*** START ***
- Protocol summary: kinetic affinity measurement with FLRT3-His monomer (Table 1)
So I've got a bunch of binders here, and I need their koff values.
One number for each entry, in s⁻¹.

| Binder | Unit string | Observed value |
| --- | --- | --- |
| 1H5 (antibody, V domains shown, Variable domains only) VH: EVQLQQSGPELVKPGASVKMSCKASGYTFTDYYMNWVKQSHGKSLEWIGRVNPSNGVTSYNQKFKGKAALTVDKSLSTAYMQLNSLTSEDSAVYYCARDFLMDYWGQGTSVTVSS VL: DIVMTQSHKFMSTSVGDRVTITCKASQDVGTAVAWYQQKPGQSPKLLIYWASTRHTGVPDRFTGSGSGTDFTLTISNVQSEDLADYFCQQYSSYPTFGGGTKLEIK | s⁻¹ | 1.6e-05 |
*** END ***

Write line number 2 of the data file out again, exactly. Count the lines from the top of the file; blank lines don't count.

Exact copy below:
So I've got a bunch of binders here, and I need their koff values.